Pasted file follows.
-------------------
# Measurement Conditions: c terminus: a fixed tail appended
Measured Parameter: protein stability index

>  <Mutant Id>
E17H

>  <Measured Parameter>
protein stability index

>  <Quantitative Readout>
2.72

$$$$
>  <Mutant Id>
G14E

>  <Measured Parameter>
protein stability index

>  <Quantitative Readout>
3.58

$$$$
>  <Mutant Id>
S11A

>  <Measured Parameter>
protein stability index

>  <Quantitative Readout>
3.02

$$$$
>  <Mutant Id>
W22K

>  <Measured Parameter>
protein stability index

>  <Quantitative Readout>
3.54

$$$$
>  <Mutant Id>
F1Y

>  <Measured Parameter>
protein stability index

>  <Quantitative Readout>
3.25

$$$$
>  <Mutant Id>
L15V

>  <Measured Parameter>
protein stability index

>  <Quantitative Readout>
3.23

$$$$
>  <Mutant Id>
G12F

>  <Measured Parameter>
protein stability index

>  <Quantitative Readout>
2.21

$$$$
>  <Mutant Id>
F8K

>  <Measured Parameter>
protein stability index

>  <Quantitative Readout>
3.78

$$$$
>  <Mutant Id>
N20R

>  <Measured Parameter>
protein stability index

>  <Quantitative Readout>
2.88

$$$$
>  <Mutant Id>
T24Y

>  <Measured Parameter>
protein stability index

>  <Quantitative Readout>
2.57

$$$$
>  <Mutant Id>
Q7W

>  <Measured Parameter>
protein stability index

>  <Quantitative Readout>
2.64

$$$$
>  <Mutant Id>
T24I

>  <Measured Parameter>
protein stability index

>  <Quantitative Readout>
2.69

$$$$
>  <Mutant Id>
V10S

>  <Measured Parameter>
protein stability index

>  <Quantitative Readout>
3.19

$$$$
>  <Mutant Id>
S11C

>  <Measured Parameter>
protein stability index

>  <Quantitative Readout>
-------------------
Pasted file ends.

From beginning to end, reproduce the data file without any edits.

# Measurement Conditions: c terminus: a fixed tail appended
Measured Parameter: protein stability index

>  <Mutant Id>
E17H

>  <Measured Parameter>
protein stability index

>  <Quantitative Readout>
2.72

$$$$
>  <Mutant Id>
G14E

>  <Measured Parameter>
protein stability index

>  <Quantitative Readout>
3.58

$$$$
>  <Mutant Id>
S11A

>  <Measured Parameter>
protein stability index

>  <Quantitative Readout>
3.02

$$$$
>  <Mutant Id>
W22K

>  <Measured Parameter>
protein stability index

>  <Quantitative Readout>
3.54

$$$$
>  <Mutant Id>
F1Y

>  <Measured Parameter>
protein stability index

>  <Quantitative Readout>
3.25

$$$$
>  <Mutant Id>
L15V

>  <Measured Parameter>
protein stability index

>  <Quantitative Readout>
3.23

$$$$
>  <Mutant Id>
G12F

>  <Measured Parameter>
protein stability index

>  <Quantitative Readout>
2.21

$$$$
>  <Mutant Id>
F8K

>  <Measured Parameter>
protein stability index

>  <Quantitative Readout>
3.78

$$$$
>  <Mutant Id>
N20R

>  <Measured Parameter>
protein stability index

>  <Quantitative Readout>
2.88

$$$$
>  <Mutant Id>
T24Y

>  <Measured Parameter>
protein stability index

>  <Quantitative Readout>
2.57

$$$$
>  <Mutant Id>
Q7W

>  <Measured Parameter>
protein stability index

>  <Quantitative Readout>
2.64

$$$$
>  <Mutant Id>
T24I

>  <Measured Parameter>
protein stability index

>  <Quantitative Readout>
2.69

$$$$
>  <Mutant Id>
V10S

>  <Measured Parameter>
protein stability index

>  <Quantitative Readout>
3.19

$$$$
>  <Mutant Id>
S11C

>  <Measured Parameter>
protein stability index

>  <Quantitative Readout>